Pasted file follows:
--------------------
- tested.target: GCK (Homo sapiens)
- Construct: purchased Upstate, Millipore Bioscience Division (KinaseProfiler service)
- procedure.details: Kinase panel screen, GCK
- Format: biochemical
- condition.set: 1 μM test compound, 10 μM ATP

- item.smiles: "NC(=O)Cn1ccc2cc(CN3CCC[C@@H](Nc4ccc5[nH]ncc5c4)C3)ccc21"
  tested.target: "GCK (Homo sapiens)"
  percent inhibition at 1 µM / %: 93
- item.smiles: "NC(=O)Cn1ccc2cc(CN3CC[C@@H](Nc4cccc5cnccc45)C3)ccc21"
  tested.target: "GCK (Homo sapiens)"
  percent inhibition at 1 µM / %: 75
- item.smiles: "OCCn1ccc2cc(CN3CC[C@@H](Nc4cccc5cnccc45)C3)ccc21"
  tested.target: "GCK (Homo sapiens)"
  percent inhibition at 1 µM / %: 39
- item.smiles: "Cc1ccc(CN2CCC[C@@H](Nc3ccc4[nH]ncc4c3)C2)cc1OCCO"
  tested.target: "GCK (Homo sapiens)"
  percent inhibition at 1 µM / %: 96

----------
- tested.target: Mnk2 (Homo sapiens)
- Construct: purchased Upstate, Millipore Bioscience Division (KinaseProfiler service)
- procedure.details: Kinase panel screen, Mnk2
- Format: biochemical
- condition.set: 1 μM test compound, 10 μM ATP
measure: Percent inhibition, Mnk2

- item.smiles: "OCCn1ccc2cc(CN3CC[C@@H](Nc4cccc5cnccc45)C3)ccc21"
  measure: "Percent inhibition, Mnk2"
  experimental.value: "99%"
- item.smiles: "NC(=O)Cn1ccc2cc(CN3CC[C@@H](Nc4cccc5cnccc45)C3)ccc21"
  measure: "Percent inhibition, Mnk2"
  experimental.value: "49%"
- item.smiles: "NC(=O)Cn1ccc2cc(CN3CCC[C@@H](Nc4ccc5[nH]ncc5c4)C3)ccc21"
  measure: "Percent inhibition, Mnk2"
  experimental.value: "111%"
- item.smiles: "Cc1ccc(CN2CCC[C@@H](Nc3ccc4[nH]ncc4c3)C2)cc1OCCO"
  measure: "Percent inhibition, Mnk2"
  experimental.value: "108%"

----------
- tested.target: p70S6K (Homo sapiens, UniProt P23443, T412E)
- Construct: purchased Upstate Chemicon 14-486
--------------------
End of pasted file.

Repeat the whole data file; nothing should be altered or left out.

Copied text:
- tested.target: GCK (Homo sapiens)
- Construct: purchased Upstate, Millipore Bioscience Division (KinaseProfiler service)
- procedure.details: Kinase panel screen, GCK
- Format: biochemical
- condition.set: 1 μM test compound, 10 μM ATP

- item.smiles: "NC(=O)Cn1ccc2cc(CN3CCC[C@@H](Nc4ccc5[nH]ncc5c4)C3)ccc21"
  tested.target: "GCK (Homo sapiens)"
  percent inhibition at 1 µM / %: 93
- item.smiles: "NC(=O)Cn1ccc2cc(CN3CC[C@@H](Nc4cccc5cnccc45)C3)ccc21"
  tested.target: "GCK (Homo sapiens)"
  percent inhibition at 1 µM / %: 75
- item.smiles: "OCCn1ccc2cc(CN3CC[C@@H](Nc4cccc5cnccc45)C3)ccc21"
  tested.target: "GCK (Homo sapiens)"
  percent inhibition at 1 µM / %: 39
- item.smiles: "Cc1ccc(CN2CCC[C@@H](Nc3ccc4[nH]ncc4c3)C2)cc1OCCO"
  tested.target: "GCK (Homo sapiens)"
  percent inhibition at 1 µM / %: 96

----------
- tested.target: Mnk2 (Homo sapiens)
- Construct: purchased Upstate, Millipore Bioscience Division (KinaseProfiler service)
- procedure.details: Kinase panel screen, Mnk2
- Format: biochemical
- condition.set: 1 μM test compound, 10 μM ATP
measure: Percent inhibition, Mnk2

- item.smiles: "OCCn1ccc2cc(CN3CC[C@@H](Nc4cccc5cnccc45)C3)ccc21"
  measure: "Percent inhibition, Mnk2"
  experimental.value: "99%"
- item.smiles: "NC(=O)Cn1ccc2cc(CN3CC[C@@H](Nc4cccc5cnccc45)C3)ccc21"
  measure: "Percent inhibition, Mnk2"
  experimental.value: "49%"
- item.smiles: "NC(=O)Cn1ccc2cc(CN3CCC[C@@H](Nc4ccc5[nH]ncc5c4)C3)ccc21"
  measure: "Percent inhibition, Mnk2"
  experimental.value: "111%"
- item.smiles: "Cc1ccc(CN2CCC[C@@H](Nc3ccc4[nH]ncc4c3)C2)cc1OCCO"
  measure: "Percent inhibition, Mnk2"
  experimental.value: "108%"

----------
- tested.target: p70S6K (Homo sapiens, UniProt P23443, T412E)
- Construct: purchased Upstate Chemicon 14-486